5.
Shirazi M. Evaluation oral hygiene index in the 12-year-old students of Zahedan city in 2009. Zahedan J Res Med Sci 2011;13:38-42. [In Persian]  Back to cited text no. 5
    
6.
American Dental Association, American Dental Association. Health Policy Resources Center. Future of Dentistry: Today's Vision, Tomorrow's Reality. American Dental Association; 2001. p. 23-5.  Back to cited text no. 6
    
7.
Pakshir HR. Oral health in Iran. IntDent J2004;54:367-72.  Back to cited text no. 7
    
8.
Pitts N, Evans D, Nugent Z, Pine C. The dental caries experience of 12-year-old children in England and Wales. Surveys coordinated by the British Association for the Study of Community Dentistry in 2000/2001. CommunDent Health 2002;19:46-53.  Back to cited text no. 8
    
9.
Petersen PE. The World Oral Health Report 2003: Continuous improvement of oral health in the 21st century–the approach of the WHO Global Oral Health Programme. Commun DentOral Epidemiol2003;31:3-24.  Back to cited text no. 9
    
10.
Haerian Ardakani A, Rashidi-Meibodi F, Gholami N, Hosseini-Abrishami M. DMFT evaluation of first permanent molars in primary-school students in Yazd. Journal of Toloo-e-Behdasht 2012;11:1-9. [In Persian]  Back to cited text no. 10
    
11.
Mohammad Nejad E, Begjani J, Abotalebi GH. Evaluation of oral health in primary school children in Saveh, Iran. Gorgan J Uni Med Sci 2011;8:74-80. [In Persian]  Back to cited text no. 11
    
12.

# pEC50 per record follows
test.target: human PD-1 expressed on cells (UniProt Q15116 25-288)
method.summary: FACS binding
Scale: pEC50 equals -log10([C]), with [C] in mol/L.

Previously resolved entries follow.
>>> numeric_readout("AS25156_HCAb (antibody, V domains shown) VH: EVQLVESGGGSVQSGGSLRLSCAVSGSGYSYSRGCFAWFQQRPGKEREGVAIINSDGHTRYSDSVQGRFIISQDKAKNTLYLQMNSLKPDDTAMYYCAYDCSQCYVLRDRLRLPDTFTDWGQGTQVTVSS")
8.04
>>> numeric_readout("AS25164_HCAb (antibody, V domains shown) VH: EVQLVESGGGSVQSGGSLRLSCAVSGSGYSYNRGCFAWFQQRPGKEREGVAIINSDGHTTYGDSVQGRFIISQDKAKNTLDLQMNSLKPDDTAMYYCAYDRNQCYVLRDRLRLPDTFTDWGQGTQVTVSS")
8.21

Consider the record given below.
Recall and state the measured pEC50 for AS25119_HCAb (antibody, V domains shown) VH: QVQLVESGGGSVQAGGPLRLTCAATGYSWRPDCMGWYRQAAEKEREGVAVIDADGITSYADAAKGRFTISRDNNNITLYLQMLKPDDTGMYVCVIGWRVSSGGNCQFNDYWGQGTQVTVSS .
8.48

Bazrafshan E. Determination of the decayed, missing, filled teeth index in Iranian students: A case study of Zahedan City. J Health Scope 2012;1:84-8. [In Persian]  Back to cited text no. 12
    
13.
Sadeghi M. DMFT Index and Bilateral dental caries occurance among 12 year old students in Rafsanjan 2007. Rafsanjan Univ Med J 2008;7:267-74. [In Persian]  Back to cited text no. 13
    
14.
Faezi M, Shahmoradi Z. A survey on the correlation between deaf and hard- of- hearing and oral health status and behavior. Shahid Beheshti Med Sci Univ J Dent School 2011;29:207-13. [In Persian]  Back to cited text no. 14
    
15.
Nalweyiso N, Busingye J, Whitworth J, Robinson P. Dental treatment needs of children in a rural subcounty of Uganda. Int J Paediatr Dent 2004;14:27-33.  Back to cited text no. 15
    
16.
Al-Maweri S, Al-Sufyani G. Dental caries and treatment needs of Yemeni children with down syndrome. Dent Res J2014;11:631-5.  Back to cited text no. 16
    
17.
Afshar H, Ershadi M. An Investigation on the correlation between DMFT and OHI-S indices on 12-years-old school girls in Kashan. Dent Tehran Univ Med Sci 2004;3:38-42. [In Persian]  Back to cited text no. 17
    
18.
Al-Qahtani C, Wyne A. Caries experience and oral hygiene status of blind, deaf and mentally retarded female children in Riyadh, Saudi Arabia. TropDent J2004:37-40.  Back to cited text no. 18